Other Featured Areas of Research
An estimated 8,500 scientists from around the world are expected to attend AACR's 90th Annual Meeting. The latest discoveries in the following areas will be highlighted at scientific sessions throughout the meeting: Online Press Room
For the first time, the AACR will offer a virtual pressroom on the World Wide Web during the 90th Annual Meeting. It will be accessible via AACR's existing website (www.aacr.org) to media who register online. For reporters who are planning to attend the Annual Meeting, the virtual pressroom will offer the opportunity to register for the meeting online. Reporters will also be able to place online requests for interviews with scientists and to access all press releases on an embargoed basis. Reporters will be able to view news briefings in real time or afterwards. Other key sessions at the 90th Annual Meeting, including the Plenary Session and all award lectures, will be webcast and will be available through the virtual pressroom. Lastly, media will be able to access archived press releases from the 1998 meeting.

Third Annual Public Forum
The meeting will feature AACR's Third Annual Public Forum, entitled "Progress and New Hope in the Fight Against Cancer: A Public Forum Highlighting the Latest Discoveries." This interactive session is open to the public free of charge and will take place on Saturday, April 10, at the Pennsylvania Convention Center. The session will highlight developments in research on breast and prostate cancers, treatments, prevention strategies, cancer genetics, nutrition and other complementary approaches, the consumer's role in cancer research, and special concerns of minority populations. The Public Forum also will be webcast and available to media through the online pressroom.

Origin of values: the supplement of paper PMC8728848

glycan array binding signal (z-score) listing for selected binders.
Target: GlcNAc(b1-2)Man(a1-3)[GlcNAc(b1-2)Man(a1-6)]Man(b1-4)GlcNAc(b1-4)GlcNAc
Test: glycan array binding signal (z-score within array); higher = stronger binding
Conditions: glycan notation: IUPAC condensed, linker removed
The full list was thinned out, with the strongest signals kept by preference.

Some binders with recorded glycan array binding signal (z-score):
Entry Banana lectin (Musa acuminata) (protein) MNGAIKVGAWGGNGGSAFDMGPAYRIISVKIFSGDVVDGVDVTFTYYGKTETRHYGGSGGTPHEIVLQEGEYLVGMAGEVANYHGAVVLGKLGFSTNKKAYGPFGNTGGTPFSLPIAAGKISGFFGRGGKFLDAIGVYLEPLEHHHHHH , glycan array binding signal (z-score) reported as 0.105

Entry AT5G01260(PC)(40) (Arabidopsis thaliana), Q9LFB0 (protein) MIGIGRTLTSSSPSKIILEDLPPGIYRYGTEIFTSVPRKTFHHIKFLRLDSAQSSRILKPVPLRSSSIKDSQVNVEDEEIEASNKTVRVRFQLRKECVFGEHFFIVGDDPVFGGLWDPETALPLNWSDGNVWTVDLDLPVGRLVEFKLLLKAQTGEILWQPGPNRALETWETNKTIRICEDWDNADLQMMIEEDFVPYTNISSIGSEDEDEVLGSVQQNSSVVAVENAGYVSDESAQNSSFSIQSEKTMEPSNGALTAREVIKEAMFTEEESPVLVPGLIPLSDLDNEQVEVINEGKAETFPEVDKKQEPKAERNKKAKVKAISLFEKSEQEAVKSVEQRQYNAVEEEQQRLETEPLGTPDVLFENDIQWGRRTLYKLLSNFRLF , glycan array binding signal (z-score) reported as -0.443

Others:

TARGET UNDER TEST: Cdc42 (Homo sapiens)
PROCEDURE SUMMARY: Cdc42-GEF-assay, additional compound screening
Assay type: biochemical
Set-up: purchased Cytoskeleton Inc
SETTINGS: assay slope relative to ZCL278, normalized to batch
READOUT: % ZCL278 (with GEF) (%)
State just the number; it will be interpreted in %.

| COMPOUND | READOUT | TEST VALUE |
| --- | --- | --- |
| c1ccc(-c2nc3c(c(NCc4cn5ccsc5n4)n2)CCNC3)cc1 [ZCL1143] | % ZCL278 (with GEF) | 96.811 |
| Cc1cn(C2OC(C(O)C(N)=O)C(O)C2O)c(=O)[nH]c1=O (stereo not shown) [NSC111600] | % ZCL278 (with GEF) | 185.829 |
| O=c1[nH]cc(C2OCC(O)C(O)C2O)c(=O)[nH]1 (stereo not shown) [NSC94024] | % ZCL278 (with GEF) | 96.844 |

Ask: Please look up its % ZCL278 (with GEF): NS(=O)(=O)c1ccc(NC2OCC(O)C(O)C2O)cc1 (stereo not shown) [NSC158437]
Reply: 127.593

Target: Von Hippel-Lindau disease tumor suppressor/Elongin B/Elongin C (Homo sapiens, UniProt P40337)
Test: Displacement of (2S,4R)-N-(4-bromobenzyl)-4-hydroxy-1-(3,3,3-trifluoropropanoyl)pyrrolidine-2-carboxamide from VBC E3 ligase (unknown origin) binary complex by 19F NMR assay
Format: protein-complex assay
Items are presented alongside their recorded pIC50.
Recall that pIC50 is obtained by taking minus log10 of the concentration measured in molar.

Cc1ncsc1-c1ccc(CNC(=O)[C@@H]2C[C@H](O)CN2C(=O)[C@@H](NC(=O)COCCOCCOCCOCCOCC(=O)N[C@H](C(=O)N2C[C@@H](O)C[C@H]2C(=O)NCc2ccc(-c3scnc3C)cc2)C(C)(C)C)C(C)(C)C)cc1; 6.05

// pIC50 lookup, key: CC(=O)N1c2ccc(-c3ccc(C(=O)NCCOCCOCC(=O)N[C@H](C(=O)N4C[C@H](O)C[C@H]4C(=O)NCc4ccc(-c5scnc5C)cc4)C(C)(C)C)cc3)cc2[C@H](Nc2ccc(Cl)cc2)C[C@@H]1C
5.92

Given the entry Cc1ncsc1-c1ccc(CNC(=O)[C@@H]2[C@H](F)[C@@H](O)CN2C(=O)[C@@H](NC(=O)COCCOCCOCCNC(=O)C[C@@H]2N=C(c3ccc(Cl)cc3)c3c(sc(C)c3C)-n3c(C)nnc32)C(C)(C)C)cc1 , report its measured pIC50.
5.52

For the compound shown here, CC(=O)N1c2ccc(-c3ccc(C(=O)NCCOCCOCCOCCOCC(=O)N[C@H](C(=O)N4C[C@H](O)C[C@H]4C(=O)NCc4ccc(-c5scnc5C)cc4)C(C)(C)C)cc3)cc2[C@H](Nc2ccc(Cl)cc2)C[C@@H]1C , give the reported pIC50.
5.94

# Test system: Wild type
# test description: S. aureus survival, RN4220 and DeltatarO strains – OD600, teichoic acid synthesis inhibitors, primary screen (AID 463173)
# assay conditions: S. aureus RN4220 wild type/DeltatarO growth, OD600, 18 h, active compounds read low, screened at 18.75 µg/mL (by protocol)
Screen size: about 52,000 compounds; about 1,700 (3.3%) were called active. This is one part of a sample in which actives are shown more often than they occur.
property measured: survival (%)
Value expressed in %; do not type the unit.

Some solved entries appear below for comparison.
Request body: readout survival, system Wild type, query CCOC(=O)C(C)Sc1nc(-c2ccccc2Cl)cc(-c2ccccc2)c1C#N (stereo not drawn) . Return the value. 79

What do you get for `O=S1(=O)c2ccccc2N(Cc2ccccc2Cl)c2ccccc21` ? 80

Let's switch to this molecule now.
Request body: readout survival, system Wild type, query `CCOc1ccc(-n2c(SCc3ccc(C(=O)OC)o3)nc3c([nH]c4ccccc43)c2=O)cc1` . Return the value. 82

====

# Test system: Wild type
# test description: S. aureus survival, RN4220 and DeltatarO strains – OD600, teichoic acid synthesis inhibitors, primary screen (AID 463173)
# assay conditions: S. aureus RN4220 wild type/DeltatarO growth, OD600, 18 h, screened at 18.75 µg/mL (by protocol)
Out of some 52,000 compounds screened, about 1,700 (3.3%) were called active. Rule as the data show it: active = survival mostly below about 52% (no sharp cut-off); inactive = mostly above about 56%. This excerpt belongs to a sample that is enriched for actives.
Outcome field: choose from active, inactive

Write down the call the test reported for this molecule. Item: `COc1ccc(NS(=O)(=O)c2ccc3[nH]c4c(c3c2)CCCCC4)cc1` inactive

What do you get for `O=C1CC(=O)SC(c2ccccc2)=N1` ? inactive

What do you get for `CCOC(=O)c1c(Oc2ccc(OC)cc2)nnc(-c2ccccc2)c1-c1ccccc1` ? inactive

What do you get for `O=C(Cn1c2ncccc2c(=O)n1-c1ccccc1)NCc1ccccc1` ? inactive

A special "Ask-the-Experts" session will provide a rare opportunity for the public to meet one-on-one with scientists to ask questions, and an exhibition of local and national cancer organizations will provide information on support and advocacy programs. The General Session will take place from 9-11:30 a.m., followed by the "Ask-the-Experts" Session from 11:30 a.m.-1:30 p.m. The public exhibition will be open from 8:30 a.m.-1:30 p.m.
-end-
Founded in 1907, the American Association for Cancer Research (AACR) is a professional society of more than 15,000 laboratory and clinical scientists engaged in cancer research in the United States, Canada, and more than 60 other countries. The AACR's principal activities include: fostering advances in cancer and biomedical research through programs that promote scientific communication, science education and training, and public education; organizing scientific meetings for the presentation of new and significant discoveries in the cancer field; and publishing four major peer-reviewed scientific journals (Cancer Research, Clinical Cancer Research, Cell Growth & Differentiation, and Cancer Epidemiology, Biomarkers & Prevention)